• Deacy, Susan and Fiona McHardy. 2014. “Sexual Violence: Greek World.” In The Oxford Encyclopedia of the Bible and Gender Studies, ed. Julia O’Brien, 356–360. Oxford: Oxford University Press.Google Scholar

  • Dutta, Debolina and Sircar, Oishik. 2013. “India’s Winter of Discontent: Some Feminist Dilemmas in the Wake of a Rape.” Feminist Studies 39/1: 293–306.Google Scholar

  • Freidenreich, David M. 2004. “Comparisons Compared: A Methodological Survey of Comparisons of Religion from ‘A Magic Dwells’ to A Magic Still Dwells.” Method and Theory in the Study of Religion 16:80–101.Google Scholar

  • Gaca, Kathy L. 2011. “Girls, Women, and the Significance of Sexual Violence in Ancient Warfare.” In Sexual Violence in Conflict Zones: From the Ancient World to the Era of Human Rights, ed. Elizabeth D. Heineman, 73–87. Philadelphia: University of Pennsylvania Press.Google Scholar

  • Guettel Cole, Susan. 2004. Landscapes, Gender, and Ritual Space: The Ancient Greek Experience. Berkeley: University of California Press.Google Scholar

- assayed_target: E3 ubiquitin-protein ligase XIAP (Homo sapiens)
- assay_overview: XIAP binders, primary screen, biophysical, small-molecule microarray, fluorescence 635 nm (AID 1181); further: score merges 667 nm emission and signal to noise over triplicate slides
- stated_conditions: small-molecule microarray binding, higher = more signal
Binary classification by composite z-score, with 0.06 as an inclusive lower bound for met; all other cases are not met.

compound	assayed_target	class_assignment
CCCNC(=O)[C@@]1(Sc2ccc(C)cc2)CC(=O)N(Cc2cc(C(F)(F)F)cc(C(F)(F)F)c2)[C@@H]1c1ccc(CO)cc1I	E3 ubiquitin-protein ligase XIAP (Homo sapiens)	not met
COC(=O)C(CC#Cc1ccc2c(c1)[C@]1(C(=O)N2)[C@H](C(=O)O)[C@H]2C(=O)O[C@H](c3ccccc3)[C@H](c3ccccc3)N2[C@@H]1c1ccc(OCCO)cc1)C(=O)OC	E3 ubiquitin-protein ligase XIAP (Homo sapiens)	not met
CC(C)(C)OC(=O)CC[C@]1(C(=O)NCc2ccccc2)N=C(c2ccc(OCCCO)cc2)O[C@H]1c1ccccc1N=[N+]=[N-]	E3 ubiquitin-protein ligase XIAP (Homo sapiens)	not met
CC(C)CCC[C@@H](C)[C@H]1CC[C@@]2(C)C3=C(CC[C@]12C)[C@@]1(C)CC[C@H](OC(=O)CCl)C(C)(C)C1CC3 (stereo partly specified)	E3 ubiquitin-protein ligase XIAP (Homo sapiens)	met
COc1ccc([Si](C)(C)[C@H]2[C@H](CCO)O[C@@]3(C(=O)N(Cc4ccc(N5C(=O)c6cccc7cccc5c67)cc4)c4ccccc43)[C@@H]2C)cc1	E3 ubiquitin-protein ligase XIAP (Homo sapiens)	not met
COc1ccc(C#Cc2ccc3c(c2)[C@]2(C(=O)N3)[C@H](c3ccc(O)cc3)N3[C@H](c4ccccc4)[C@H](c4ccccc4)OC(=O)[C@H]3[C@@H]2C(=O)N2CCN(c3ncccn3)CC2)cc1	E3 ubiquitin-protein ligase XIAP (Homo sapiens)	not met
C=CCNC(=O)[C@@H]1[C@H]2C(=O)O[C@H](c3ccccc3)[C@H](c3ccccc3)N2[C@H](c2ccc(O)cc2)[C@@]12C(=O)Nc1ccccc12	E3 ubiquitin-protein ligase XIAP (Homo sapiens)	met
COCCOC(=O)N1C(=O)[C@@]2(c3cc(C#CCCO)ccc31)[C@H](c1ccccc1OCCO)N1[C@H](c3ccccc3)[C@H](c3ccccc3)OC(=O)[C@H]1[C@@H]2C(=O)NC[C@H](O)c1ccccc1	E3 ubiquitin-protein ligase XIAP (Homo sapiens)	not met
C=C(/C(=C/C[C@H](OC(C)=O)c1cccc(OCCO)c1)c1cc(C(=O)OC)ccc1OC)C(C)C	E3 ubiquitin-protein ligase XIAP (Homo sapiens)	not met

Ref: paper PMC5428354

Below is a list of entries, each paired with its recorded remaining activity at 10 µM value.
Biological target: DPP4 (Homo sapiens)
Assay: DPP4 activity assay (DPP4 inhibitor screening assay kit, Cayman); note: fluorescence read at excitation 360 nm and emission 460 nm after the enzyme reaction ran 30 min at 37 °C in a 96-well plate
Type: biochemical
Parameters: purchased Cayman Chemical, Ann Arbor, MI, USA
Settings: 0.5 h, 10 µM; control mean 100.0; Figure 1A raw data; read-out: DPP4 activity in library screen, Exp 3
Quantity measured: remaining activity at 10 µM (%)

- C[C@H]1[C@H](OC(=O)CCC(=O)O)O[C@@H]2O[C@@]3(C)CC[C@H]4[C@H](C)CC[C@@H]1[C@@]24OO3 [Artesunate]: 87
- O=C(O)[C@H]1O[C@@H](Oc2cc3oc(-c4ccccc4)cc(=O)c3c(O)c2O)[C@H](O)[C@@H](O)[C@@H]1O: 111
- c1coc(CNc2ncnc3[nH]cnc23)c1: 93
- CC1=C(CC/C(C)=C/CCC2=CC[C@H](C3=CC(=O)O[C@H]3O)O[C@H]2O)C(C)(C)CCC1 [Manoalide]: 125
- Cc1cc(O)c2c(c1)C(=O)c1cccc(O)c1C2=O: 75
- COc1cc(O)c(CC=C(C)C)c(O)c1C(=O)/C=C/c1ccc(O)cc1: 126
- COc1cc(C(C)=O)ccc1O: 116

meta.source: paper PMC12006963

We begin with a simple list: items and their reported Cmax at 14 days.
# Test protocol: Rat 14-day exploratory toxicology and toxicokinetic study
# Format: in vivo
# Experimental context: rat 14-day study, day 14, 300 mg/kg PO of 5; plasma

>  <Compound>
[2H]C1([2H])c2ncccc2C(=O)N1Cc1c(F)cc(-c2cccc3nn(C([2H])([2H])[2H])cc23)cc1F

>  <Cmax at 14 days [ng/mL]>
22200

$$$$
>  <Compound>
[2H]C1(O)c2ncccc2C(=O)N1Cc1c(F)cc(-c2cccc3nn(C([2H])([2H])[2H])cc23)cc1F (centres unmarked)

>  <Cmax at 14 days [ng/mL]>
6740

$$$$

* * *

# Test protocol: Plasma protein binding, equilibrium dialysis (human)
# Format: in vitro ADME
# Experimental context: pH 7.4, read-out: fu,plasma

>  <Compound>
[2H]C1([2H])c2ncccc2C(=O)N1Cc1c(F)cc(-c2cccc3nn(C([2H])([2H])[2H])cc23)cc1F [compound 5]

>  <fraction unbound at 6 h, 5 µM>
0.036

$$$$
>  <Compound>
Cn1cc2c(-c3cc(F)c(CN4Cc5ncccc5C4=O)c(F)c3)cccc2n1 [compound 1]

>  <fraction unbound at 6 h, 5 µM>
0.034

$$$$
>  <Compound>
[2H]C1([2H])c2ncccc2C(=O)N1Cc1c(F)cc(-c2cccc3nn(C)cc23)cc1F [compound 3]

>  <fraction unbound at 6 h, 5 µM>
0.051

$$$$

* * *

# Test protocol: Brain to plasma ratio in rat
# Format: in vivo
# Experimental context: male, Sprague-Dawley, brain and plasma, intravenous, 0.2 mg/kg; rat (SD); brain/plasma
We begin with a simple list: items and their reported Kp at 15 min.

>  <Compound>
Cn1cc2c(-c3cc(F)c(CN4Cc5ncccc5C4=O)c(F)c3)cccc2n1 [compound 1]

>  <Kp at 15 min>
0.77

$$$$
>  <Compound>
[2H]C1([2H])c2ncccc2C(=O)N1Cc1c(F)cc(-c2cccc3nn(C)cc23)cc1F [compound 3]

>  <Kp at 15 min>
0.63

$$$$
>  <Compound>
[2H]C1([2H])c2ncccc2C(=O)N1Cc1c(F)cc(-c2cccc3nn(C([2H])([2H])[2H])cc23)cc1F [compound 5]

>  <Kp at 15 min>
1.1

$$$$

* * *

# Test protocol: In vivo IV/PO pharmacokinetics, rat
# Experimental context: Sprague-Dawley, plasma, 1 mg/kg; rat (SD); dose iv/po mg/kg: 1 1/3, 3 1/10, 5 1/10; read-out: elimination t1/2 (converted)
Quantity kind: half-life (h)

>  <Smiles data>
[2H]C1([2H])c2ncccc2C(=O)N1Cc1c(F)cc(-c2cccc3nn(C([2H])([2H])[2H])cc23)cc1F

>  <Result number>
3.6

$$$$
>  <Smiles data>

• Harlan, Lindsey. 1992. Religion and Rajput Women: The Ethic of Protection in Contemporary Narratives. Berkeley: University of California Press.Google Scholar

  • Hawley, John Stratton. 1987. “Morality Beyond Morality in the Lives of Three Hindu Saints.” In Saints and Virtues, ed. John Stratton Hawley, 52–72. Berkeley: University of California Press.Google Scholar

  • Hawley, John Stratton. 1997. “The Saints Subdued: Domestic Virtue and National Integration in Amar Chitra Katha.” In Media and the Transformation of Religion in South Asia, ed. Lawrence A. Babb and ‎Susan S. Wadley, 107–134. Delhi: Motilal Banarsidass.Google Scholar